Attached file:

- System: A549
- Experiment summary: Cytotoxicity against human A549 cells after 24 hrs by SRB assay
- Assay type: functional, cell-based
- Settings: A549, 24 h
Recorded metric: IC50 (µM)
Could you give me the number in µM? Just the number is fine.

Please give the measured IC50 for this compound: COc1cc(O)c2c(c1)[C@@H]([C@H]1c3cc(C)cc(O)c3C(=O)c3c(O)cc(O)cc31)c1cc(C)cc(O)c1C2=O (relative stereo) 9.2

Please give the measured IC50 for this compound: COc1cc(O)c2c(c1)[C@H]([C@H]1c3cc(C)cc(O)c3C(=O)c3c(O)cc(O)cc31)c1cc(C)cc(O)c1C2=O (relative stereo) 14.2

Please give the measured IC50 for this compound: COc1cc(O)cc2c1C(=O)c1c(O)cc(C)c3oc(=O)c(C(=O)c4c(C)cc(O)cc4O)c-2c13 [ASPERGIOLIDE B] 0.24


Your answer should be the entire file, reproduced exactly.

- System: A549
- Experiment summary: Cytotoxicity against human A549 cells after 24 hrs by SRB assay
- Assay type: functional, cell-based
- Settings: A549, 24 h
Recorded metric: IC50 (µM)
Could you give me the number in µM? Just the number is fine.

Please give the measured IC50 for this compound: COc1cc(O)c2c(c1)[C@@H]([C@H]1c3cc(C)cc(O)c3C(=O)c3c(O)cc(O)cc31)c1cc(C)cc(O)c1C2=O (relative stereo) 9.2

Please give the measured IC50 for this compound: COc1cc(O)c2c(c1)[C@H]([C@H]1c3cc(C)cc(O)c3C(=O)c3c(O)cc(O)cc31)c1cc(C)cc(O)c1C2=O (relative stereo) 14.2

Please give the measured IC50 for this compound: COc1cc(O)cc2c1C(=O)c1c(O)cc(C)c3oc(=O)c(C(=O)c4c(C)cc(O)cc4O)c-2c13 [ASPERGIOLIDE B] 0.24